We were among the lucky 300 or so humans to witness Conan O'Brien's surprise stopover in Nashville last Thursday night at Third Man Records. Within moments of the doors closing, Jack White appeared onstage as emcee, and the tiny area filled quickly with Conan's Legally Prohibited Band. The pompadoured one bounded out, wielding a guitar, and immediately tore into "Blue Moon of Kentucky" and "On the Road Again," where he took the liberty of altering some lyrics to reflect his plight as a traveling comedian. Conan played with the swagger of a seasoned performer and was clearly feeding off the manic energy of the crowd.
The highlights were his impromptu cover of Radiohead's "Creep," sung in the style of a Cockney chimney sweep, and a rendition of "Polk Salad Annie" wherein Conan waxed facetious by talking about his incredibly difficult upbringing in an upper-middle-class suburb of Boston. With a nod to the surroundings, the band broke into an instrumental cover of "Seven Nation Army," and then White reappeared for Eddie Cochran's "Twenty Flight Rock" followed by Ronnie Hawkins' "Forty Days." The only break in the evening was mandatory, and occurred when the tape for the reel-to-reel recorder needed to be changed.
The entire night was a raucous, surreal event we'll never forget (and, thanks to the recording, it will live on for posterity). Seeing a performer some might call iconic, coupled with the feverish hum of genuine excitement and awe, is something we rarely get to witness in our jaded little industry town.
If you brought an iPhone to Bonnaroo, you would have been better off with a pencil and a pigeon Thursday night, because anything with a 3G-spot was completely useless when we pulled into Manchester. Good thing there was wi-fi in the press tent ... or not. Or sometimes, but then not really. Fuck.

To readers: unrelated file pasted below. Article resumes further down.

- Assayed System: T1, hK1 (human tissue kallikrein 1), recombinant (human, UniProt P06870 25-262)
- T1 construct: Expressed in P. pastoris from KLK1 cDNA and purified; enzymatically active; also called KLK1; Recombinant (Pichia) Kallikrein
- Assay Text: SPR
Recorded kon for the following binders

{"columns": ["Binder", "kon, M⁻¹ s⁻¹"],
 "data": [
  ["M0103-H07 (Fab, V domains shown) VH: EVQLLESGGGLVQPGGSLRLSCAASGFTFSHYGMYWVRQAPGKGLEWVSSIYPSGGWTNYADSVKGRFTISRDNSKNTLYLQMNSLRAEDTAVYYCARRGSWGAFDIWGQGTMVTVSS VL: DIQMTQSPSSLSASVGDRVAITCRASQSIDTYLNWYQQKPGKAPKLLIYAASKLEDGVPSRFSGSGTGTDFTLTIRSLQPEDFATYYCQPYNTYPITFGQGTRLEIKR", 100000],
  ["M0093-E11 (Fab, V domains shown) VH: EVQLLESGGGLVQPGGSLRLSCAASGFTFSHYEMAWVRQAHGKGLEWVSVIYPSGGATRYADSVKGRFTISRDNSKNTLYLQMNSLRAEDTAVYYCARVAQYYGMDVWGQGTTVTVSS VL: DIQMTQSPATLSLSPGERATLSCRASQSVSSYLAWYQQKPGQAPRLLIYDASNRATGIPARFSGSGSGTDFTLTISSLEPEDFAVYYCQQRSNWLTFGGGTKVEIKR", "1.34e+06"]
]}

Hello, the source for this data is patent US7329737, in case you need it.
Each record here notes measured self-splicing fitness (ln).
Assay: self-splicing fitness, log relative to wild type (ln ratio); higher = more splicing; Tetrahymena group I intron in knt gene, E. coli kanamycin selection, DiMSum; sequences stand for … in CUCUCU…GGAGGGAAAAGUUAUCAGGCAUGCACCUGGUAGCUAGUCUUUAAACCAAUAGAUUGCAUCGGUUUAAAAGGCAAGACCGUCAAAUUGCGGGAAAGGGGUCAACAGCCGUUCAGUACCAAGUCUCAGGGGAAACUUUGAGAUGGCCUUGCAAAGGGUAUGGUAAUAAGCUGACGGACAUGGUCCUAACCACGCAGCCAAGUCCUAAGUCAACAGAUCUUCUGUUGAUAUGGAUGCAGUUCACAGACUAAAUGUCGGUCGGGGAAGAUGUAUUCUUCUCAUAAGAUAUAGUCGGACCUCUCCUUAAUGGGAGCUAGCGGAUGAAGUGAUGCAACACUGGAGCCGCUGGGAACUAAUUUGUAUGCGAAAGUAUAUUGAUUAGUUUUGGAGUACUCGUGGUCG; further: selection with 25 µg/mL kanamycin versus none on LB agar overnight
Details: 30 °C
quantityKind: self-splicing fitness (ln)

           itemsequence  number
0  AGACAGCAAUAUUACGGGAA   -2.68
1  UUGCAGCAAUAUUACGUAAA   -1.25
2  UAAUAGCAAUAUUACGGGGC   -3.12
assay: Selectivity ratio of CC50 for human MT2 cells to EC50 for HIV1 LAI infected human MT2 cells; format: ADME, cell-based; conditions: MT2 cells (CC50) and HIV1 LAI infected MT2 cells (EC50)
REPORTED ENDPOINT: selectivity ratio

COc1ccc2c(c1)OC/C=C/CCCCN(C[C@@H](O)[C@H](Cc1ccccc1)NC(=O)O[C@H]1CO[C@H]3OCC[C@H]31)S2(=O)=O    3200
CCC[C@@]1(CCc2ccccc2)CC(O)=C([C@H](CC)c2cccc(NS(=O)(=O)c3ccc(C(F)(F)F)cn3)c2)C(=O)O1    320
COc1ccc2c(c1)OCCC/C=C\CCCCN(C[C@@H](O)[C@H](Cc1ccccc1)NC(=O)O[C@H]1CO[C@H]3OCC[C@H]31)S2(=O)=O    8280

So we went and saw some bands. We found Neon Indian's introductory sequenced bleeps and bloops emanating from That Tent. We'd seen them a few months back in Austin, and though the set was nearly identical, but there was a stark contrast in energy levels. Maybe that's just something that happens when a couple thousand more people are there. But despite rolling off their trademark waves of chillness, both the crowd and the band were anything but.
From what we've heard, we really, really enjoyed DC-based rapper Wale — we don't remember the specifics, but allegedly we spent most of late night Thursday/early Friday morning lecturing the rest of the crew about how huge he'll eventually be. We thought Attention Deficit was a great pop record, Wale is a really great writer, and he's got a really tight band. Sure, it could maybe use more polish in the live arena, but sooner or later that dude is gonna have the kind of radio hit that'll send dude's great-great-grandkids to college.
If you can imagine a bunch of shirtless dudes somehow fist-pumping while listening to The Cure's Disintegration really loud, you have an idea what it was like watching young Brits The xx run through a set of droning, minimalist songs that stayed largely in the same echoing, gloomy zone where manic depression is a sexually frustrated mess. We kinda dug it, but the crowd vibes were weird. We retired at an entirely reasonable hour, oddly enough.
Trombone Shorty broke a funky-ass bottle of champagne over the Which Stage, inaugurating the almost-main stage with a set juggling Orleans jazz standards, original tunes and an increasingly bizarre series of pop covers. Of course he played "When the Saints Go Marching In" (how could he not?), but he also threw in covers of "American Woman," "Seven Nation Army" and the only performance of Black Eyed Peas' "Let's Get It Started" that didn't send us into a blind rage.
We missed the Nas portion of the Damian Marley & Nas set because we were way, way too captivated with their Distant Relatives' tour mate, German-based/Nigerian born singer Nneka. Combining afrobeat, dub, R&B and hip-hop, Nneka creates a sound that is simultaneously familiar and totally foreign – like, distant-planets "foreign" more than distant-nations "foreign." Nneka was so good, and should have played for more people in a place where she wouldn't be drowned out by the other tents. Damian Marley was OK, and just that — he might be the most talented of all the currently performing Marleys, but he still has to rest on his father's legacy and songs to keep a crowd interested.